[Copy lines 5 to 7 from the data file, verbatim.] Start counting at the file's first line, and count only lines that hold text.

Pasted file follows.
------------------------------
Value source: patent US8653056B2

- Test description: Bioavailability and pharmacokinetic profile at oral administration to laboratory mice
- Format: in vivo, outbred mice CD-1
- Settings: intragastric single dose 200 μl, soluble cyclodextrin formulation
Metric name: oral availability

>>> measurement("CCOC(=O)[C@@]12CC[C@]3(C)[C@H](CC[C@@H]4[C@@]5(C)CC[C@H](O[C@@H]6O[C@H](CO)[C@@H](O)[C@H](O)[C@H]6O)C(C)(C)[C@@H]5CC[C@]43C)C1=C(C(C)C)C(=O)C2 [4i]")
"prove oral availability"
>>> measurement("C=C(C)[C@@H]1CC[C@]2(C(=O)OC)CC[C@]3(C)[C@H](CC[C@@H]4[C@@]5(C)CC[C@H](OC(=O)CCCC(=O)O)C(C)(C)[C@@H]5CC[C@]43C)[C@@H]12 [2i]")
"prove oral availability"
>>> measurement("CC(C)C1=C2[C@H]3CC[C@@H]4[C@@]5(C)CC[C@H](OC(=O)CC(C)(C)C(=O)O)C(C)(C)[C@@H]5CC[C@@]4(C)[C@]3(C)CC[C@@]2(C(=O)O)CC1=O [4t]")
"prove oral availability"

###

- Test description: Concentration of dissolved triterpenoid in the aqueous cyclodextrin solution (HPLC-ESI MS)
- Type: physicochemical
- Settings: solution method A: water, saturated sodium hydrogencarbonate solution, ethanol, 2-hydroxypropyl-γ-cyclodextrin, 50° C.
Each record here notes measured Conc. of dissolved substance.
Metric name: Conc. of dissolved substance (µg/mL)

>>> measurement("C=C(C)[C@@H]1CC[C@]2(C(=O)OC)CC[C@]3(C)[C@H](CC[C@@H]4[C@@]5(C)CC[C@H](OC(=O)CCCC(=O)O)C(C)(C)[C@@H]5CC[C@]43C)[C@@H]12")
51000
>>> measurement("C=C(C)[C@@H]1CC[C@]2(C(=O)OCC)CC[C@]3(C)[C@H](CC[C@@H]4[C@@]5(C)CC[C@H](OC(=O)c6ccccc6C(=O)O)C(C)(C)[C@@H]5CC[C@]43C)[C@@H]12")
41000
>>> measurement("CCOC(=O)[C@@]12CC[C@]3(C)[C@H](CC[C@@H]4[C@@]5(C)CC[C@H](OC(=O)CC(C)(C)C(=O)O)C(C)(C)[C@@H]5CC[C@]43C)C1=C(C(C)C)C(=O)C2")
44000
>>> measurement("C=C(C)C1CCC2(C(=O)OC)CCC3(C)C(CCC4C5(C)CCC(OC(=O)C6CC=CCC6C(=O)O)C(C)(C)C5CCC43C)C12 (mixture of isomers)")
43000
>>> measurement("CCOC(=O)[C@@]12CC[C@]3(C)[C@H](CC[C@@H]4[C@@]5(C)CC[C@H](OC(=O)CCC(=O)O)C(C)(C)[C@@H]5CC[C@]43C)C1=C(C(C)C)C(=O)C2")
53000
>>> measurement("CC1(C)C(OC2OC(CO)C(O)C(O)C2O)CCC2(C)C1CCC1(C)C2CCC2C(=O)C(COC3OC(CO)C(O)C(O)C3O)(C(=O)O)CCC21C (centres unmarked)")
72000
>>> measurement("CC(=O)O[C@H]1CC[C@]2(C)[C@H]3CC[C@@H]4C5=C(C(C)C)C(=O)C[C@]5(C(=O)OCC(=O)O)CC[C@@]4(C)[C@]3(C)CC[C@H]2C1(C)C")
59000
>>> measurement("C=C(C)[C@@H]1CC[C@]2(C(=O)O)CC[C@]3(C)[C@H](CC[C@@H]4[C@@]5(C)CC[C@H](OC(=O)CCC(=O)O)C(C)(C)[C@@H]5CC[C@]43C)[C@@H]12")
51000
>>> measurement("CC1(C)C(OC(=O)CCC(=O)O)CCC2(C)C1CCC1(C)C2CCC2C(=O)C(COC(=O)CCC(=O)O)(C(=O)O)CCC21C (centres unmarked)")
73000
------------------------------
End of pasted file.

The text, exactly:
Metric name: oral availability

>>> measurement("CCOC(=O)[C@@]12CC[C@]3(C)[C@H](CC[C@@H]4[C@@]5(C)CC[C@H](O[C@@H]6O[C@H](CO)[C@@H](O)[C@H](O)[C@H]6O)C(C)(C)[C@@H]5CC[C@]43C)C1=C(C(C)C)C(=O)C2 [4i]")
"prove oral availability"